Meanwhile, back in Bristol…

All this led me to dig a bit deeper into Dr Thompson’s background. According to their website she was employed by University Hospitals Bristol NHS Foundation Trust as a consultant homeopathic physician. She had an honorary (ie unpaid) post as Senior Lecturer in Palliative Medicine. So her main employment was as a homeopath in the NHS. This despite public statements by the NHS chief executive that “homeopathic remedies were not scientifically validated”. I use the past tense because, after a long struggle, I got the Trust to respond and say that this page was five years out of date. In 2015 all homeopathy services were stopped, and Dr Thompson move to the Portland Centre for Integrative Medicine, now renamed the National Centre for Integrative Medicine (pretentious title as it’s just a private clinic).

…and Oxford

Dr Thompson’s page on the Trust website said that her DM thesis is “the first homeopathic thesis to sit in the Bodleian library describing her research into the use of homeopathy for the cancer patient”. I would love to know what induced the University of Oxford to grant a doctorate in outright quackery, but try as I might I can’t locate the thesis. It hasn’t been put online and I would have to travel to Oxford to read it in the Radcliffe Library. I saw also that at the bottom of the page against “Web links to any published articles” there were only links to the charity Homeopathy UK.

Doctorate research should normally be published, so I had a look at Dr Thompson’s research record on PubMed. For clinical trials there are only two citations, both on homeopathy. One is not a trial but a protocol, and the other is a pilot study with negative findings. This confirms that her primary professional interest is homeopathy – no clinical research publications on palliative care, for which she is a teacher. There were no papers on the subject of her thesis. This is not a doctor who has achieved seniority in real medicine and dabbles occasionally in homeopathy, she is primarily a homeopath.

Who can revalidate doctors?

But back to the Faculty of Homeopathy.During a phone call to the GMC, in passing I asked why they were endorsing homeopathy by appointing the Faculty as a revalidation body. They said that they don’t, they only keep a list of designated bodies, and that these are appointed by the Department of Health. This does not stop the Faculty from stating that it is “the only homeopathic organisation to be recognised by professional bodies such as the General Medical Council”. It is only `recognised’ in that they are on a list derived from the Department of Health and republished by the GMC.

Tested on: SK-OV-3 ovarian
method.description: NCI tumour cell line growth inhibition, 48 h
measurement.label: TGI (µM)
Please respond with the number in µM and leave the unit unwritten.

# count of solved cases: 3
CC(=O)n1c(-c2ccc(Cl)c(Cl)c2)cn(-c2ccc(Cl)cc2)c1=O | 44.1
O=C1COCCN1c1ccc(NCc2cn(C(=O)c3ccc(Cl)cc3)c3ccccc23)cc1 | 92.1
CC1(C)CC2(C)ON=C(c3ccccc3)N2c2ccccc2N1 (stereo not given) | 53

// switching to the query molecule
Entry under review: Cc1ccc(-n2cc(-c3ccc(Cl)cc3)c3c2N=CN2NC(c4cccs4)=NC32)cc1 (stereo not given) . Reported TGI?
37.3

Since 2013 all UK doctors have been subject to revalidation every five years. The GMC has a handy little video that explains the process. Note that the very first requirement they cite is that “you are keeping your knowledge up to date”. Any doctor should know that the totality of evidence shows that homeopathy does not work, so any doctor prescribing it is not up to date and must fail revalidation. But the Faculty of Homeopathy of course has its own responsible officer, who will not fail any member’s revalidation because of that. Both the GMC and the DoH are OK with that. The GMC says that evidence for treatments is not their problem, that’s for others such as NICE and NHS. Of course the others will say it’s not theirs either. It’s never anyone’s problem is it?

Separately, the GMC has said that “doctors must act with honesty and integrity”. Of course they must. Is it honest to prescribe or recommend a treatment that rigorous science says will have no effect? But if the doctor believes in it, they are deluded and not misled say the apologists. Sorry but I don’t buy that. There really is no excuse in 2020 to conclude anything other than that homeopathy is based on a fantasy, and doesn’t work according to the evidence. A doctor who concludes otherwise is not being honest with themselves.

Special Treatment for the Faculty of Homeopathy?

After some difficulty, I made contact with the NHS England regional validation team for London, where the Faculty of Homeopathy is based. I wanted to know how it became a designated body for doctor revalidation. I learned that in 2013 the relevant legislation was amended specifically to include the Faculty. You can see it here. That this amendment was made is interesting, as paragraph 25 of the schedule to the 2010 law only mentions “Any organisation engaged in the provision of treatment for disease, disorder or injury by or under the supervision of a medical practitioner” as a designated body. So why did the amendment add the following?